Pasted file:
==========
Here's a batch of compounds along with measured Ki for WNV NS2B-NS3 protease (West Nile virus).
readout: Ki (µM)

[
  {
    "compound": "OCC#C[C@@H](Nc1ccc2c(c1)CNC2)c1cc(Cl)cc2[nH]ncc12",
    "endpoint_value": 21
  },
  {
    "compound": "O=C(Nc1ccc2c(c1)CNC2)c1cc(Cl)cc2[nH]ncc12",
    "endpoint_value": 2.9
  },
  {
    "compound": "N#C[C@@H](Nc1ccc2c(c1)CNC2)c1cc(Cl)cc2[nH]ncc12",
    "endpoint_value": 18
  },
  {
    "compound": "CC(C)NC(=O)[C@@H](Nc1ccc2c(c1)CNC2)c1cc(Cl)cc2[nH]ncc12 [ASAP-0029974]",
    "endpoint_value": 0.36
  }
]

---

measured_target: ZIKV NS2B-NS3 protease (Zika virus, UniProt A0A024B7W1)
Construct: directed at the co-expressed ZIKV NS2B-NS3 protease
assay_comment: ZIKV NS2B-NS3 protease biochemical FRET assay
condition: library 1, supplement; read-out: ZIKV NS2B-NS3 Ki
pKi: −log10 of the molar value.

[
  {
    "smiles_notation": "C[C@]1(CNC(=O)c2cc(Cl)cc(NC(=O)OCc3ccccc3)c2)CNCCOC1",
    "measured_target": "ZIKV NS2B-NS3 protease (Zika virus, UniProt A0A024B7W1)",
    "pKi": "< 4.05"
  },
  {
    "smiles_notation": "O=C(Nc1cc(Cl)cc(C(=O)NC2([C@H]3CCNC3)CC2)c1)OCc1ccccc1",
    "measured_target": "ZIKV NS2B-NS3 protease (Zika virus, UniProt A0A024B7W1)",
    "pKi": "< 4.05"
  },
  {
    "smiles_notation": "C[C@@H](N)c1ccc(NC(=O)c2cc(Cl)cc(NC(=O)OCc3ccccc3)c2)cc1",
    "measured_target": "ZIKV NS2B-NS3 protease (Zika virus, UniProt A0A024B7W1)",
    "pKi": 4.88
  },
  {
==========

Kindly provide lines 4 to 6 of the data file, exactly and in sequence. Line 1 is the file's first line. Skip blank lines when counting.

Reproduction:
  {
    "compound": "OCC#C[C@@H](Nc1ccc2c(c1)CNC2)c1cc(Cl)cc2[nH]ncc12",
    "endpoint_value": 21